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Module

TCP8953 : Politics of urban government

  • Offered for Year: 2020/21
  • Module Leader(s): Dr David Webb
  • Owning School: Architecture, Planning & Landscape
  • Teaching Location: Newcastle City Campus
Semesters
Semester 2 Credit Value: 10
ECTS Credits: 5.0

Aims

The literature on urban policy ranges across both practical and critical viewpoints. This module tends towards the latter, asking what purpose urban interventions have served over time and whose interests they have served. A historical perspective on urban policy as the government of people and places is combined with structuralist, post-structuralist and neoliberal theory. Such viewpoints are used to challenge more policy-orientated approaches that position urban development as a logical response to commonly agreed social problems. Students are encouraged to consider the relative merits of differing critical perspectives, to draw upon those ideas that seem useful to them and to use these as a way of making sense of the current state of play in urban governance.

Outline Of Syllabus

The detail of the syllabus will be developed in line with forthcoming reforms to the planning system and urban responses to covid-19, which are still materialising. Coverage may include:
-       Defining urban regeneration: what’s in a definition?
-       Roots of urban policy: urban control and civilising the slums?
-       Regeneration under New Labour: the golden age?
-       Jamie Peck: urban regeneration as the neoliberalisation of urban policy and management?
-       The rise of neocommunitarianism – Red Tory and Blue Labour
-       Austerity and urban governance: towards resilience as the new discourse
-       US libertarianism and alt-right politics
-       Anarchy in the UK: libertarianism and the Planning for the Future white paper
-       New municipalism: aid or opponent of the new reality?

Teaching Methods

Please note that module leaders are reviewing the module teaching and assessment methods for Semester 2 modules, in light of the Covid-19 restrictions. There may also be a few further changes to Semester 1 modules. Final information will be available by the end of August 2020 in for Semester 1 modules and the end of October 2020 for Semester 2 modules.

Teaching Activities
Category Activity Number Length Student Hours Comment
Scheduled Learning And Teaching ActivitiesLecture270:209:00Equivalent of 9 x 1 hour lectures chopped into 20 min chunks and interspersed with exercises etc…
Structured Guided LearningStructured research and reading activities92:0018:00Supported, guided reading for each lecture.
Structured Guided LearningStructured non-synchronous discussion91:009:00Discussion board with prompter questions and debate; peer comment on structured exercises
Guided Independent StudyIndependent study155:0055:00Assignment preparation
Scheduled Learning And Teaching ActivitiesScheduled on-line contact time91:009:00Follow up reading group discussions for each lecture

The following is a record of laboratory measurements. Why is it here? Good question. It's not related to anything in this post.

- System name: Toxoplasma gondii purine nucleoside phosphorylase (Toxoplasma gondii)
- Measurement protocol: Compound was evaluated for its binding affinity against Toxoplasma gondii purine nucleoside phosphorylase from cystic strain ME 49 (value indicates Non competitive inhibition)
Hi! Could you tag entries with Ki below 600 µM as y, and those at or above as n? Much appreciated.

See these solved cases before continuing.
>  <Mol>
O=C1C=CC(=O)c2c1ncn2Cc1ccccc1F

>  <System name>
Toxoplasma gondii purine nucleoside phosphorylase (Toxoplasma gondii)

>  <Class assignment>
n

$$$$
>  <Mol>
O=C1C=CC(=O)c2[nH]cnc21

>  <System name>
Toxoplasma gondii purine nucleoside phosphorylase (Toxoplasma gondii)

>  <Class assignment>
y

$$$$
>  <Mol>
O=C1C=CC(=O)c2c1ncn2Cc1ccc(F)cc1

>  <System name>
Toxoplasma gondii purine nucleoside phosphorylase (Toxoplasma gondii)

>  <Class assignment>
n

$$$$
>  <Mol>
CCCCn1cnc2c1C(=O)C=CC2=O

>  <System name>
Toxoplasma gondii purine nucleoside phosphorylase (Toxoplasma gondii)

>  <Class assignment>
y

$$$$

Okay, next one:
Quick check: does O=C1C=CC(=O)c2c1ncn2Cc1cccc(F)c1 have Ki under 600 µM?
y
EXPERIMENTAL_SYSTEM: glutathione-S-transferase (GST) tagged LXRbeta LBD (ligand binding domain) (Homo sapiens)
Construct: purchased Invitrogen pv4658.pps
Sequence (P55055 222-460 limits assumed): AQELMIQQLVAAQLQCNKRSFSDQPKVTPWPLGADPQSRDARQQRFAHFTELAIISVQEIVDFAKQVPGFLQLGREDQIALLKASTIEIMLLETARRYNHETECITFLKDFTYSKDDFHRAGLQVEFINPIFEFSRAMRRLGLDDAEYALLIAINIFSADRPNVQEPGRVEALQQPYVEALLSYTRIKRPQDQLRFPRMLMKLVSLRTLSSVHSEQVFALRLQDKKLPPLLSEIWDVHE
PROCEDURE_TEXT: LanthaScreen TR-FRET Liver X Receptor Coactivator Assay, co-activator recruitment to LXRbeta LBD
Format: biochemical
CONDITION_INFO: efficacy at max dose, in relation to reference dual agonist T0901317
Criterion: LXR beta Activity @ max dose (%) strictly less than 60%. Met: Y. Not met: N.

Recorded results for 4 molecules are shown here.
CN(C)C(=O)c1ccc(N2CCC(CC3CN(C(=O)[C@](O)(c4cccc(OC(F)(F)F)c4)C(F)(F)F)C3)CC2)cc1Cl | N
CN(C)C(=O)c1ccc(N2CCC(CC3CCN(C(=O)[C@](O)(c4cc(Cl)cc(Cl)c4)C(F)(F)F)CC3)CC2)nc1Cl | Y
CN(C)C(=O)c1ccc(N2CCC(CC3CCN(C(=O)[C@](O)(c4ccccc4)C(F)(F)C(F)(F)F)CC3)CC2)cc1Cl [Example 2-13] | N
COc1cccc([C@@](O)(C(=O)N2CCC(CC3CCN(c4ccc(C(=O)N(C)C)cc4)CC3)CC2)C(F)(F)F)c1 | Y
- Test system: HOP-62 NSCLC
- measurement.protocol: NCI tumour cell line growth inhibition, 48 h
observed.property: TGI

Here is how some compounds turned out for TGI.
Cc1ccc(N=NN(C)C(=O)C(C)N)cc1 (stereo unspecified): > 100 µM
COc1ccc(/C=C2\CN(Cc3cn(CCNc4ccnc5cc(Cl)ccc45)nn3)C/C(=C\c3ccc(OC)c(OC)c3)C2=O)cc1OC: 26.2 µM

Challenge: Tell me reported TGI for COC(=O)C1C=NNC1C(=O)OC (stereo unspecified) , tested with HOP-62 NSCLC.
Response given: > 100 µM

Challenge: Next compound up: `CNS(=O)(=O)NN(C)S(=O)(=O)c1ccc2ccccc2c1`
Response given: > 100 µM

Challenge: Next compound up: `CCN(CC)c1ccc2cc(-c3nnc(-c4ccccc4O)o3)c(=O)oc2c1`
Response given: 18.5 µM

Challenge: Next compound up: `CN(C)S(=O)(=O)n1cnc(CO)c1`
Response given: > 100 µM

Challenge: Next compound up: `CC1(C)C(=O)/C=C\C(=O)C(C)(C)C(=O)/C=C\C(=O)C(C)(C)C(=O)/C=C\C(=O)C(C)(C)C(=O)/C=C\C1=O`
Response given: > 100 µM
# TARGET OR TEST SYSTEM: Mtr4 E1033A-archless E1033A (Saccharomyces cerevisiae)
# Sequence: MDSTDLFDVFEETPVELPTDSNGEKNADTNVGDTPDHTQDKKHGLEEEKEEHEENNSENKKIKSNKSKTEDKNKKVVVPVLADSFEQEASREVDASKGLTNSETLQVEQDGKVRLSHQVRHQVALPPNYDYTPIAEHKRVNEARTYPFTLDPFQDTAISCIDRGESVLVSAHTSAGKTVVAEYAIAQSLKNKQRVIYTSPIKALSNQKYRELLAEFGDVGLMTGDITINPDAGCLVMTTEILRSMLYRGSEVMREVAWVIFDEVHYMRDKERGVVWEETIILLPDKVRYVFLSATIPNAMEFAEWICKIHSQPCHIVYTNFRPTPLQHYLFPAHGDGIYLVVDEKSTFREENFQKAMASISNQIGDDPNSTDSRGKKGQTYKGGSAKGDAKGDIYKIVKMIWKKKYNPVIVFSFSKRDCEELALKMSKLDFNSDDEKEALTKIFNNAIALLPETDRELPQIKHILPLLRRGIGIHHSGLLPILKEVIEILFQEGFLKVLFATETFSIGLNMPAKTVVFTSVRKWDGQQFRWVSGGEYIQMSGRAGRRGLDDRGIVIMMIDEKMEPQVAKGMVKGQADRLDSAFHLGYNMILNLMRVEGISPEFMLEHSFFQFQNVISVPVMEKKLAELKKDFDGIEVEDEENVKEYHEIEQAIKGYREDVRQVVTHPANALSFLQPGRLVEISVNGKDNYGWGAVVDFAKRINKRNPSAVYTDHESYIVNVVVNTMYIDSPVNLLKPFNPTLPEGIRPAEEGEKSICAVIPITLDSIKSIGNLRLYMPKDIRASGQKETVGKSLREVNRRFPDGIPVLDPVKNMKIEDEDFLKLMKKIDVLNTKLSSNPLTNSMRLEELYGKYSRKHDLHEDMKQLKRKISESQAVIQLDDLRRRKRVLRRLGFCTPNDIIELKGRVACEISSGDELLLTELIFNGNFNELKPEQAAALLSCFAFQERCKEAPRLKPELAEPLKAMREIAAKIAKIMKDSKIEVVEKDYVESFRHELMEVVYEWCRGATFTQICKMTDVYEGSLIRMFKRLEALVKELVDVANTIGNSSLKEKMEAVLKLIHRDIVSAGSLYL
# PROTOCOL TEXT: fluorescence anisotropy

Total100:00
Teaching Rationale And Relationship

Students will be supported each week with relevant reading, which the mini-lectures will build on and explain, as well as exercises to affirm understanding. The asynchronous discussion boards will provide space for peer to peer questioning and discussion. The workshops will be structured with questions aimed at further affirming understanding and drawing out what students think about the key topics in the module, with a focus on ethics and practical implications.

Assessment Methods

Please note that module leaders are reviewing the module teaching and assessment methods for Semester 2 modules, in light of the Covid-19 restrictions. There may also be a few further changes to Semester 1 modules. Final information will be available by the end of August 2020 in for Semester 1 modules and the end of October 2020 for Semester 2 modules.

The format of resits will be determined by the Board of Examiners

Other Assessment
Description Semester When Set Percentage Comment
Essay2M1002500 words
Assessment Rationale And Relationship

Students will work to design and justify their own approach to urban action, drawing on the ideas covered in the module. As part of developing an argument for a particular way of doing things, students should consider the following:
-       The role of urban policy in achieving social control, including if this is desirable or not
-       The relative importance of markets, community and the state in working towards an urban future: students should explain the reasons for their own judgement call on this issue and identify and discuss potential critiques
-       Students should critically discuss the economic relationship between their proposed approach and competing interests at place level
-       Students should draw direct relationships with theory discussed on the module
-       Students may choose to help explain their ideas with the aid of an illustrative case example. This could either be a real life example of the kind of approach being proposed or an example of a place where that approach could be pursued in the future.

Reading Lists

Timetable